Capitulation of Montreal 1760 | The Canadian Encyclopedia


Capitulation of Montreal 1760

The Battle of the Plains of Abraham and the capitulation of Quebec City in 1759 made the strategic situation of New France desperate. Despite a victory at the Battle of Sainte-Foy, the French forces found themselves isolated in Montreal by the British. The French commander, François-Gaston de Lévis, wanted to continue the fight. However, to avoid a pointless loss of life, the Governor of New France, Pierre-Rigaud de Vaudreuil, decided to surrender the city. With the capitulation of Montreal to the British forces on 8 September 1760, Great Britain completed its conquest of New France.

Map of the Seven Years' War in North America.

Military Operations

During the summer of 1760, three British armies converged on the island of Montreal from three directions: up the St. Lawrence River from  Quebec City, down from Lake Ontario and along the Richelieu River. In August, the  Seven Nations — the Indigenous allies of France — negotiated the Treaty of Oswegatchie with the British. As James Murray burned the farms of any who continued to fight, the Canadian militiamen began to return to their homes. The remnants of the French army, led by François-Gaston de Lévis following the death of Louis-Joseph de Montcalm retreated to Montreal.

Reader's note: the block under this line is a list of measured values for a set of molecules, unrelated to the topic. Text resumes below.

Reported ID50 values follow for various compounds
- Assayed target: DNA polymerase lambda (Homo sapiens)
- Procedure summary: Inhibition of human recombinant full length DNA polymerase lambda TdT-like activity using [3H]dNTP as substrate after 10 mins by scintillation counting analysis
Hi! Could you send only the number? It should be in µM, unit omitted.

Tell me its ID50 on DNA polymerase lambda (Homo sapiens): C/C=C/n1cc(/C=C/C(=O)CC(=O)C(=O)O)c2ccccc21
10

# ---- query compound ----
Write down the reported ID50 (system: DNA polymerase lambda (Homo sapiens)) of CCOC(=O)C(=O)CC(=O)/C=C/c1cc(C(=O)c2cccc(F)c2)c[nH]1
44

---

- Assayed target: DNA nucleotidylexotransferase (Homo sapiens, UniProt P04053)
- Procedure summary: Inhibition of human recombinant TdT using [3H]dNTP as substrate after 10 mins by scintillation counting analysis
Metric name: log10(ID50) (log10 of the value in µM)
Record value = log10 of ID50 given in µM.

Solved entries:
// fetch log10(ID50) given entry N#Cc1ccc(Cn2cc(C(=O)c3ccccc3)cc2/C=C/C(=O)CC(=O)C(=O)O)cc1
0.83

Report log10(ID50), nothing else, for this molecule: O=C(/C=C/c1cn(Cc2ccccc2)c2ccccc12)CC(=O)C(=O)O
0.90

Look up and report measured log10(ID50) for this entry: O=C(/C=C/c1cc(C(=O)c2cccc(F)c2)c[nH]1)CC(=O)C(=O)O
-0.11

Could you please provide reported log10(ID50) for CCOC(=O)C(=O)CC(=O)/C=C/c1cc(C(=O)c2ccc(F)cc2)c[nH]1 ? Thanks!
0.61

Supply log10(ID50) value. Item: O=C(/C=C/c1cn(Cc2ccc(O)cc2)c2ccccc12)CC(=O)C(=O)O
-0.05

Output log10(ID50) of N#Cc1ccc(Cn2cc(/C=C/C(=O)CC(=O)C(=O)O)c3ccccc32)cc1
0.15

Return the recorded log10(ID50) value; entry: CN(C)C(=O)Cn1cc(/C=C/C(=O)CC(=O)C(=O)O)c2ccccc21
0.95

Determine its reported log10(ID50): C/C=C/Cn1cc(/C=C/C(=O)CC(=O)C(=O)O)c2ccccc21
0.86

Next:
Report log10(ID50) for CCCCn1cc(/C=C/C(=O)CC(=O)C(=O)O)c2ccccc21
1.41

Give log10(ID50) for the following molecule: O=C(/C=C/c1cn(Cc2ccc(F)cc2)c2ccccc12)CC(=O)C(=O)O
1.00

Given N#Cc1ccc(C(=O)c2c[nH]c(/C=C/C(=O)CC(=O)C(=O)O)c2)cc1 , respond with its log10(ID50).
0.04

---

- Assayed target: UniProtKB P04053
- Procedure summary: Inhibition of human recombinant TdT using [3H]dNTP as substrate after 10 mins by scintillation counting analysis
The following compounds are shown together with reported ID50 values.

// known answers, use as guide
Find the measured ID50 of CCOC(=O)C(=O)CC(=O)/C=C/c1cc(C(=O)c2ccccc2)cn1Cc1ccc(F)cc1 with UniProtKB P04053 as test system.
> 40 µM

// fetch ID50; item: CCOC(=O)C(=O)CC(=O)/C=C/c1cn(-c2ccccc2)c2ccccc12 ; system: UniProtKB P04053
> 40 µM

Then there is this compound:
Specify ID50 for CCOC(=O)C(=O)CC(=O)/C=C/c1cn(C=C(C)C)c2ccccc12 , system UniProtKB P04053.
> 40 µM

Thus, in September 1760, the situation faced by the French forces in North America was dire. Nevertheless, François-Gaston de Lévis wanted to continue fighting to defend the honour of the French army.


On 6 September 1760, Governor Pierre-Rigaud de Vaudreuil called a council of war. In view of the situation, the officers recommended that he negotiate the conditions of surrender with General Jeffrey Amherst.

However, the terms imposed on Governor Vaudreuil by General Amherst were much more severe than those of the capitulation of Quebec City and called for the surrender of the colony of New France. The first three articles also refused to give the French army the usual honours of war. Faced with these humiliating demands, the Chevalier de Lévis proposed continuing the fight. His proposal was, however, rejected by the governor. Forced to surrender, François-Gaston de Lévis had the regimental flags burned on Île Sainte-Hélène to keep them from falling into the hands of the enemy.

On 8 September 1760, Pierre-Rigaud de Vaudreuil signed the capitulation of Montreal and New France.


Following the capitulation of Montreal, a British military regime was established to replace the French colonial administration while awaiting the signature of a final peace treaty (see Treaty of Paris 1763).

From 1760 to 1763, more than 4,000 colonists returned to France. Thanks to French requests during the negotiations, private ownership rights and civil law in accordance with the Coutume de Paris were guaranteed, as was the freedom to practise Catholicism. Article 40 guaranteed the Indigenous allies of the French the right to missionaries, as well as to their property. Historians will be eternally grateful to Pierre-Rigaud de Vaudreuil to have also requested that the records of the French administration be safeguarded.